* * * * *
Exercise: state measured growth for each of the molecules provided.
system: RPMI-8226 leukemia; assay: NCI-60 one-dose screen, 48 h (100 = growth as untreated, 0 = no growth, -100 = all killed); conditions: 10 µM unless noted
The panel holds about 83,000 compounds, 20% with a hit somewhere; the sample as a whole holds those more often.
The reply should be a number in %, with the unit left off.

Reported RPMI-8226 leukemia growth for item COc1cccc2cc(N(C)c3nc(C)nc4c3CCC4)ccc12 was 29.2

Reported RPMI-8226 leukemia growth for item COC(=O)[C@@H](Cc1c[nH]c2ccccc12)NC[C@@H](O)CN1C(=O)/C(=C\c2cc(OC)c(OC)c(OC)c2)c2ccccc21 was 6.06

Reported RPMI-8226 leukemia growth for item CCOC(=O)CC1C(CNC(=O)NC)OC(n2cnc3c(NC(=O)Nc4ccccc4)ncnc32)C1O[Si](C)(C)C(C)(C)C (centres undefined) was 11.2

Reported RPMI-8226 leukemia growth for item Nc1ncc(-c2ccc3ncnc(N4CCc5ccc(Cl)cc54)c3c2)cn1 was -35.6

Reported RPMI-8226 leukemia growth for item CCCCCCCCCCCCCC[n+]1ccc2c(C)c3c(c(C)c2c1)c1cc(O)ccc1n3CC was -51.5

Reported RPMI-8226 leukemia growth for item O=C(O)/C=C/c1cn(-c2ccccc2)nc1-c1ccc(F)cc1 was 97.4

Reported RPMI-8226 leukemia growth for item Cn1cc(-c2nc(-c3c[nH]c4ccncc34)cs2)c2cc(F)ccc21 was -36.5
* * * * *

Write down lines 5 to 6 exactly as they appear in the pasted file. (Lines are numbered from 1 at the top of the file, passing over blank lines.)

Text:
Reported RPMI-8226 leukemia growth for item COc1cccc2cc(N(C)c3nc(C)nc4c3CCC4)ccc12 was 29.2

Reported RPMI-8226 leukemia growth for item COC(=O)[C@@H](Cc1c[nH]c2ccccc12)NC[C@@H](O)CN1C(=O)/C(=C\c2cc(OC)c(OC)c(OC)c2)c2ccccc21 was 6.06